The Pentagon’s top acquisition official on Tuesday detailed the department’s plans to release final versions of acquisition reform efforts in the coming months, including a rewrite of the DoD 5000 rules, while also clarifying that new cyber security contracting standards will be implemented on a rolling basis in 2020.
Ellen Lord, the under secretary of defense for acquisition and sustainment, told reporters she plans to sign new DoD 5000 policies this month and publish final versions of the Adaptive Acquisition Framework and the new Cybersecurity Maturity Model Certification (CMMC) in January.
“I cannot emphasize how important this is, and I continue to describe it as the most transformational change to acquisition policy in decades,” Lord said of the effort to push the department toward more agile acquisition practices. “This will allow acquisition professionals a choice of six pathways that they can choose from based on the characteristics of a product or system or service to be acquired. For certain acquisition authorities, it suggests what contract types are most appropriate and then gives an example of when they are used correctly and incorrectly. This is based on data-driven analysis.”
Lord noted that the Pentagon is also readying to release a final version of its middle-tier acquisition authority, which is currently in an interim test period to understand how programs could use the rule to more rapidly move prototypes to fielding.
“We are in the final stages of publishing the middle tier of acquisition policy. This pathway enables program managers to prototype or field mature technology in an operational environment within five years. Since our pilot started 18 months ago, we have gone from zero middle-tier programs in November 2018 to over 50 middle-tier programs today. We’re delivering military utility to warfighters years faster than the traditional acquisition system,” Lord said.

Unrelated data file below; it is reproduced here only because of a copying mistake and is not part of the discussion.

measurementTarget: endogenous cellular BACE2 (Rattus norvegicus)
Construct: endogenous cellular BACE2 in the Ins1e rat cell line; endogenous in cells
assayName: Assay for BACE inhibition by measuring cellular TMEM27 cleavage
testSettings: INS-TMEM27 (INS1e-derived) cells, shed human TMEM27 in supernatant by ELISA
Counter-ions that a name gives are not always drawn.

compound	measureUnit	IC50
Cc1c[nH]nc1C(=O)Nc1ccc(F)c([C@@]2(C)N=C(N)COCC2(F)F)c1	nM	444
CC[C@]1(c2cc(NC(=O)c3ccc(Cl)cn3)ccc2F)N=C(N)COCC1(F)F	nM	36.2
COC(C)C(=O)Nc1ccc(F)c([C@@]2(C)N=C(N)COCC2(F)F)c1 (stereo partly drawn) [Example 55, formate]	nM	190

A final policy model for the new CMMC standards will be released in January, following a draft version that was dropped in September and received over 3,000 public comments, according to Lord.
CMMC is intended to improve supply chain security by assigning vendors a cyber security certification on a five-point scale, and establishing minimum cyber assurance levels for all future programs.
“When we look at cyber security standards, I believe it is absolutely critical to be crystal clear as to what the expectations and measurements are, what the metrics are and how we will audit against those,” Lord said. “Our primes understand this. They understand that this is not a trade-off like a cost, schedule and performance. There is an absolute minimum level to be achieved. However, it is tailored to the needs of the system and it isn’t one-size-fits-all.”
Officials previously detailed plans to roll out CMMC in RFIs by June and RFPs by fall 2020 (Defense Daily, Nov. 4).
The Pentagon will include CMMC in new contracts on a rolling basis based on priority, according to Lord, to avoid creating a bottleneck effect as companies continue to assess their supply chain to ensure compliance.
Lord confirmed that the department is looking to bring in multiple non-profit groups to serve as third party evaluators of vendors’ cyber standing, with a decision to be made on those organizations by the end of January.